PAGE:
Prepping the Garden for Winter – Have You Thought of Everything?
It’s high time to bring container plants in to their cold-weather quarters, a spot where they’re protected from frost without being too warm.
Leaves can serve a purpose covering beds. Although they should be removed from the lawn, they can be used as a protective layer over groundcovers, perennials, and at the base of small trees. This layer will decay into valuable humus by the time spring rolls around.
Protect Water Lines
If you have water lines in your garden, taps, or perhaps even a pump and filter device, you’ll have to empty and/or disassemble them before the first frost. The best method is to close all exterior water lines and ensure that the valves are all open. This is to safeguard the lines from bursting, should any remaining water freeze within them. There are special pumps that withstand frost; however, most garden pumps should be disassembled as a precaution, then cleaned and stored in a bucket of water until spring. It’s also important to scoop out leaves and any other contaminants from the garden pond so that they don’t decay at the bottom and affect the water quality.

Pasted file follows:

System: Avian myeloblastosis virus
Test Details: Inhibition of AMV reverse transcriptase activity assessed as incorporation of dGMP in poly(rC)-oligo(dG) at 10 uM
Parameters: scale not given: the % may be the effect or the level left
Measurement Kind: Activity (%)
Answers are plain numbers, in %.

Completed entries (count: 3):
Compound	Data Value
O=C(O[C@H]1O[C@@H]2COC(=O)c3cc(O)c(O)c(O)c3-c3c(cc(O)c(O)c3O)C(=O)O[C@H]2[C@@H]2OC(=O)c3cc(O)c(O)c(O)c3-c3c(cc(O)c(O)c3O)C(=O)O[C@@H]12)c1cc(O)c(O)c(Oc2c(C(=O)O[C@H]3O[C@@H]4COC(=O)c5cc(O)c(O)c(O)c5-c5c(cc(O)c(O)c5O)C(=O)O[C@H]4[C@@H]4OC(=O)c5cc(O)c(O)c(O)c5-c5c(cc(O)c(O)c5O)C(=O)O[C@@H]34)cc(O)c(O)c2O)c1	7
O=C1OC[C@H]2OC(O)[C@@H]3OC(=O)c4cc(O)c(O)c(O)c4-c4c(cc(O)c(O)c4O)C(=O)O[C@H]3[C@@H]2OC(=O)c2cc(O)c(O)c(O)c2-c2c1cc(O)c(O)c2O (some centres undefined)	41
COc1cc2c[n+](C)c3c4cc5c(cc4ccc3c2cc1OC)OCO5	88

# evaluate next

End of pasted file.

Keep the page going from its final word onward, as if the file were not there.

To Prune or Not to Prune?
Most perennials have already died back by late fall, meaning the above-ground parts have withered. Next spring they’ll emerge again. It’s best to cut back the dry stems and leaves to a hands-width or so above the soil. There are some, however, whose dry stems make a particularly lovely winter element, particularly coneflower, globe thistle, and above all ornamental grasses. Peppered with hoarfrost they’ll glimmer handsomely, and should only be cut back in spring. Opinions differ about the right time to prune woody plants – some prefer to prune before winter while others swear by waiting until spring. The one uncontested point is that many winter- and spring-bloomers should not ever by pruned in the fall, since they’ve already set their buds before winter; these should only be pruned in the summer. This holds true for shrubs like witch hazel, forsythia, and ornamental redcurrant and cherry.
Last Mow before Frost
In order not to damage grass, mow to a height of 2.5-3 inches. It’s a good idea to lime the lawn surface afterwards, a treatment that’ll strengthen grass and prevent moss.
Color in the Bed!
As long as the ground remains unfrozen bulbs can be planted out. Plant a bed with crocuses, daffodils, tulips, and the like to get an early start on the blooming season and ensure that the garden is colorful long before trees and shrubs sport new growth.